You’ll note that two of those photos include ornamental sculptures. That’s something I’ve noticed about parks all over the UK, and think is pretty baller – like, some of them are grand destinations in and of themselves, but some of them are just little treasures, waiting to be discovered, you know? There weren’t any websites lying around telling me to go to a park and find a sculpture of a girl and a giant cat hanging out. Why would they? Why is this even here? It seems to genuinely just be that these societies want to beautify their parks and support their artists. I love it.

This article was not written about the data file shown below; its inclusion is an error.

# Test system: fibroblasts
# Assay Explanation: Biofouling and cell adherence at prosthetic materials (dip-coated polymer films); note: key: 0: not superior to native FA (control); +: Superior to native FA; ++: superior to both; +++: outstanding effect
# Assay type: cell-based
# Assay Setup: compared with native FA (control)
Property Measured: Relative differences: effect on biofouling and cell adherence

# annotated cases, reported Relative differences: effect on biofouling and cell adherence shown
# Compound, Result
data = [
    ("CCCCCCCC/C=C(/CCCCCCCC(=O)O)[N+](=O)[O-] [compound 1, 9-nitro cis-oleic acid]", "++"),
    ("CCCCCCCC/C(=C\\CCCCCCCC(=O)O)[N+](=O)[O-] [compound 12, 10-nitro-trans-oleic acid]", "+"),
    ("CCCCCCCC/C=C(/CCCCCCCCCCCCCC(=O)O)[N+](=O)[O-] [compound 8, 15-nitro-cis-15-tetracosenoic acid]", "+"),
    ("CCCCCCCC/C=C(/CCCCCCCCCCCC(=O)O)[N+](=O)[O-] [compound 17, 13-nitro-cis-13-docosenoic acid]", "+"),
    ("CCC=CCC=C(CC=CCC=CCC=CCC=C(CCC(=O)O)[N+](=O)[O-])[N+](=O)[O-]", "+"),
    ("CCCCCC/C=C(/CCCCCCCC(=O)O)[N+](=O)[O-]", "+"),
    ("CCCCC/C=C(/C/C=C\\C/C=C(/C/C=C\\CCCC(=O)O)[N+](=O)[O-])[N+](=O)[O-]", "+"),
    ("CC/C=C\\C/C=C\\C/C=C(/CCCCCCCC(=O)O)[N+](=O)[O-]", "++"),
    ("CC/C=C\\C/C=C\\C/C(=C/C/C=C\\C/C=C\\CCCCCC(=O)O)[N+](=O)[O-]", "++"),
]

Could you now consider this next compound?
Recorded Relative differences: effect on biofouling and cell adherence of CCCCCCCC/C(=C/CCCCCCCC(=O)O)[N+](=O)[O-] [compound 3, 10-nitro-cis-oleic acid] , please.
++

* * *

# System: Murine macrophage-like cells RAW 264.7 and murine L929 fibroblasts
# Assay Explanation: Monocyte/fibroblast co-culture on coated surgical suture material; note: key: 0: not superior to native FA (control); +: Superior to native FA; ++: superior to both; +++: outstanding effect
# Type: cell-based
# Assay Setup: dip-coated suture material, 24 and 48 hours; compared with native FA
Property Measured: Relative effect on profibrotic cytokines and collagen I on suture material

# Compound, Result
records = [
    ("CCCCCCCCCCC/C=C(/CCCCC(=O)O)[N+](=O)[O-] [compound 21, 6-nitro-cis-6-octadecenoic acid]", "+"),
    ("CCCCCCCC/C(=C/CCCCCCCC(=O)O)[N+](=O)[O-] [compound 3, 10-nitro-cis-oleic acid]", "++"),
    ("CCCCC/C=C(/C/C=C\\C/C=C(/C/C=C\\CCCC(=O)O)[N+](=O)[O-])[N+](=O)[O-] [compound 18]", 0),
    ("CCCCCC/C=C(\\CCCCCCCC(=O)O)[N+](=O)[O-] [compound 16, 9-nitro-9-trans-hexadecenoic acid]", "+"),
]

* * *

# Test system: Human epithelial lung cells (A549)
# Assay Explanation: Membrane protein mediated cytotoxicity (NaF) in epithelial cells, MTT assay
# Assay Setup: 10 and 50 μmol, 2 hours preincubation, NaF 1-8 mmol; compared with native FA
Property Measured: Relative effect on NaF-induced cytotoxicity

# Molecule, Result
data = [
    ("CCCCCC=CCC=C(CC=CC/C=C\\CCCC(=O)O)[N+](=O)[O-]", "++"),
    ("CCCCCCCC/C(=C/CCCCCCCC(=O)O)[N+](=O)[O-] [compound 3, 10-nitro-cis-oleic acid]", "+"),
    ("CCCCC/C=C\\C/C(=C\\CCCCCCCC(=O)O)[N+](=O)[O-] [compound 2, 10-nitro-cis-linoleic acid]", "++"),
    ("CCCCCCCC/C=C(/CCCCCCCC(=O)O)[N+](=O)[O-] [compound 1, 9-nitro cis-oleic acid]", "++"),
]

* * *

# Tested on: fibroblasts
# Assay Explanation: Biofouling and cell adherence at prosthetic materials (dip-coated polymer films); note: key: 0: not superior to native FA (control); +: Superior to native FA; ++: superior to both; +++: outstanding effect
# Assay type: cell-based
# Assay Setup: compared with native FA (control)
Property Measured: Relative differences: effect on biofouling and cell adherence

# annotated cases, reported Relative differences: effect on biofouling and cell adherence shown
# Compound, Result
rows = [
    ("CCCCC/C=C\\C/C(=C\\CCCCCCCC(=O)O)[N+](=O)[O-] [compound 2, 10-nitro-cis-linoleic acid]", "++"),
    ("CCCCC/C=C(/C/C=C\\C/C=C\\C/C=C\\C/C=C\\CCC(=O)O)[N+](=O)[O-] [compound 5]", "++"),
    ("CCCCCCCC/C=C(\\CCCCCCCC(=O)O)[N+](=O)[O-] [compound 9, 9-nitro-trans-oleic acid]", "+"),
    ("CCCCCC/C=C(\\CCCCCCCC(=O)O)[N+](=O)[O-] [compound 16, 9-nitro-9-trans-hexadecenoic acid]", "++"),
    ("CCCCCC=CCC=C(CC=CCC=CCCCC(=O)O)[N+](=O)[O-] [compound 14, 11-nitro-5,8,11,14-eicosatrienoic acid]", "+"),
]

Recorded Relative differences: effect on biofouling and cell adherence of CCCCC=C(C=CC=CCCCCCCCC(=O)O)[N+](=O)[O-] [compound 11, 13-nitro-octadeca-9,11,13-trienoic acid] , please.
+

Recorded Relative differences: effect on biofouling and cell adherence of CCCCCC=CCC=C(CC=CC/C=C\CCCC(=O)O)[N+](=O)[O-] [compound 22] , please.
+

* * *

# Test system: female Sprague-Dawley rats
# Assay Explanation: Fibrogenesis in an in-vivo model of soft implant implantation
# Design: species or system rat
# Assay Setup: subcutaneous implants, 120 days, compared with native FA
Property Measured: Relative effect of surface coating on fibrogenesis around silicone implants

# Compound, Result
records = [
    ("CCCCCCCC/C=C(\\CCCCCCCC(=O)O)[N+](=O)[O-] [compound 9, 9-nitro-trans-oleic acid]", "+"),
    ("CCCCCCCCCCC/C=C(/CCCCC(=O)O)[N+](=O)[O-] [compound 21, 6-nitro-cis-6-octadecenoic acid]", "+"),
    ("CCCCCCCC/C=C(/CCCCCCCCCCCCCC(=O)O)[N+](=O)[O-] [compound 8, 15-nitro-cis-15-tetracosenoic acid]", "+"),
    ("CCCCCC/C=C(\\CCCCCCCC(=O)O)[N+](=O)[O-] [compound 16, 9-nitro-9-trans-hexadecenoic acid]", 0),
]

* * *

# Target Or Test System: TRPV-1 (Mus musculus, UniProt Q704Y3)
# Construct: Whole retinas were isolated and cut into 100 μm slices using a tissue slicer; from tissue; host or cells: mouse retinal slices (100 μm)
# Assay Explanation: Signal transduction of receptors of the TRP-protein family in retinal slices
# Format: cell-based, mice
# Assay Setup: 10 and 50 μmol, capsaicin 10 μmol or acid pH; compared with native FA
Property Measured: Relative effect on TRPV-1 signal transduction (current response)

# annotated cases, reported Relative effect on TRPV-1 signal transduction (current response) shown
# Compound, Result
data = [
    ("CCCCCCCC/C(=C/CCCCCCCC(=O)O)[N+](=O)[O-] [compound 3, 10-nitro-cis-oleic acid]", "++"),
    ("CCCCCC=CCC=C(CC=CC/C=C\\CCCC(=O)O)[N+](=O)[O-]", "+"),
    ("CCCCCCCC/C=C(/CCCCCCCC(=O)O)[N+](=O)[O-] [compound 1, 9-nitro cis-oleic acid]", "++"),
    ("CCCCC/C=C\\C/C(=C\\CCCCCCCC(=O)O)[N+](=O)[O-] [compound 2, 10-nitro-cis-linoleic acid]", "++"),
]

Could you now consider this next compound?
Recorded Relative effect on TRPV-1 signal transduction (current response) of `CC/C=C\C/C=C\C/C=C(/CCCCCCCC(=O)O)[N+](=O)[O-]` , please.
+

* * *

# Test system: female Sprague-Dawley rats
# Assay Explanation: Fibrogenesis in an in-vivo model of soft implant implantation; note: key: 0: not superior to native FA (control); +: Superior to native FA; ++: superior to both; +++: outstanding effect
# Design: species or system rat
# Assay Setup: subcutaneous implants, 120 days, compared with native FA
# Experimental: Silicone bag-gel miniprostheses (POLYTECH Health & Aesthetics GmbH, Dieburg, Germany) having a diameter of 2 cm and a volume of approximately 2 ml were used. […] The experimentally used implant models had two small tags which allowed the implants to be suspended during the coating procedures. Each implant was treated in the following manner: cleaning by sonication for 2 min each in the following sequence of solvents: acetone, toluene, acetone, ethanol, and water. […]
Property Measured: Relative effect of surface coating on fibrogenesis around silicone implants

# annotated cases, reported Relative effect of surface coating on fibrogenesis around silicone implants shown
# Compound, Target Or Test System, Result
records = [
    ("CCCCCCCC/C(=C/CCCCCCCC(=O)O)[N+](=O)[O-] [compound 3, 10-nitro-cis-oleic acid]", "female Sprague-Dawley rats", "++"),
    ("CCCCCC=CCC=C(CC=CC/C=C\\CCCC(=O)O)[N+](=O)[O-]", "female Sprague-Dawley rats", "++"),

Another excellent thing about the parks of London, specifically, is that many of the best historic and museum destinations are housed among or very near to them. This means that with some planning, you can set your furthest destination for the day and then walk back towards home base, occasionally hitting up a museum or famous statue or building, winding away most of your walk in a beautiful open green. (I limited myself to visiting free museums, too, so I bet you can plan an even fuller day or more convenient walk if you’re open to dropping a few quid.) I can’t imagine this gives you the most genuine feeling of what London is like as a place to live, but it’s pleasant, mild, and scenic, as well as making for a wonderful tonic to the hustle and bustle of the city if you’re someone like me who can’t take all that energy for too long.